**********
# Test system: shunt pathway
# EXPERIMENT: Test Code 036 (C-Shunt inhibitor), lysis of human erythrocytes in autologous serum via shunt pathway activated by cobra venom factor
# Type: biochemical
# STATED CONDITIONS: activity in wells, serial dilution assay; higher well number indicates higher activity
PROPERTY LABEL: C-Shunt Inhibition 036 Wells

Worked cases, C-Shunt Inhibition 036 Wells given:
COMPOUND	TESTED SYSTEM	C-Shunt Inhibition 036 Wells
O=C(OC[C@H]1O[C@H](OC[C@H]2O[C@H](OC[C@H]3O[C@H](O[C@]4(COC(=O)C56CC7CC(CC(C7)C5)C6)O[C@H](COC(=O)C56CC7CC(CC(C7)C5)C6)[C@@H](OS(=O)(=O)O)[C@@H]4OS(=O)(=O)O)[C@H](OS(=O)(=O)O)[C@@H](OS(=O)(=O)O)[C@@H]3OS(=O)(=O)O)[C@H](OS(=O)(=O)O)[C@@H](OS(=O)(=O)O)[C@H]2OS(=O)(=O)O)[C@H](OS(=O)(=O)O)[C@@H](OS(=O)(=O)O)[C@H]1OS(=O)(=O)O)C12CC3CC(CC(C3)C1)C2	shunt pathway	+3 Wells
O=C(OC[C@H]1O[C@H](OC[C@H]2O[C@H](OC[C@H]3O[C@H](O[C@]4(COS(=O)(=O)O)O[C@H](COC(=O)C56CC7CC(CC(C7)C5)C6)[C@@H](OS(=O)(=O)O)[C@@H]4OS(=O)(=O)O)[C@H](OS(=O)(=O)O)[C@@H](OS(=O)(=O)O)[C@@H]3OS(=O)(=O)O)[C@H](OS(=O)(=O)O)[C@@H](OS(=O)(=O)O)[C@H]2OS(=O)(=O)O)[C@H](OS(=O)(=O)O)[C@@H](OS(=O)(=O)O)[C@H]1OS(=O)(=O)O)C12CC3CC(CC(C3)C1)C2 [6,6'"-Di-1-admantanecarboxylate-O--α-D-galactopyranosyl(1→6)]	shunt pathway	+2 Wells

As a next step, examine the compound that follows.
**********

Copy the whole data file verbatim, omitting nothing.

# Test system: shunt pathway
# EXPERIMENT: Test Code 036 (C-Shunt inhibitor), lysis of human erythrocytes in autologous serum via shunt pathway activated by cobra venom factor
# Type: biochemical
# STATED CONDITIONS: activity in wells, serial dilution assay; higher well number indicates higher activity
PROPERTY LABEL: C-Shunt Inhibition 036 Wells

Worked cases, C-Shunt Inhibition 036 Wells given:
COMPOUND	TESTED SYSTEM	C-Shunt Inhibition 036 Wells
O=C(OC[C@H]1O[C@H](OC[C@H]2O[C@H](OC[C@H]3O[C@H](O[C@]4(COC(=O)C56CC7CC(CC(C7)C5)C6)O[C@H](COC(=O)C56CC7CC(CC(C7)C5)C6)[C@@H](OS(=O)(=O)O)[C@@H]4OS(=O)(=O)O)[C@H](OS(=O)(=O)O)[C@@H](OS(=O)(=O)O)[C@@H]3OS(=O)(=O)O)[C@H](OS(=O)(=O)O)[C@@H](OS(=O)(=O)O)[C@H]2OS(=O)(=O)O)[C@H](OS(=O)(=O)O)[C@@H](OS(=O)(=O)O)[C@H]1OS(=O)(=O)O)C12CC3CC(CC(C3)C1)C2	shunt pathway	+3 Wells
O=C(OC[C@H]1O[C@H](OC[C@H]2O[C@H](OC[C@H]3O[C@H](O[C@]4(COS(=O)(=O)O)O[C@H](COC(=O)C56CC7CC(CC(C7)C5)C6)[C@@H](OS(=O)(=O)O)[C@@H]4OS(=O)(=O)O)[C@H](OS(=O)(=O)O)[C@@H](OS(=O)(=O)O)[C@@H]3OS(=O)(=O)O)[C@H](OS(=O)(=O)O)[C@@H](OS(=O)(=O)O)[C@H]2OS(=O)(=O)O)[C@H](OS(=O)(=O)O)[C@@H](OS(=O)(=O)O)[C@H]1OS(=O)(=O)O)C12CC3CC(CC(C3)C1)C2 [6,6'"-Di-1-admantanecarboxylate-O--α-D-galactopyranosyl(1→6)]	shunt pathway	+2 Wells

As a next step, examine the compound that follows.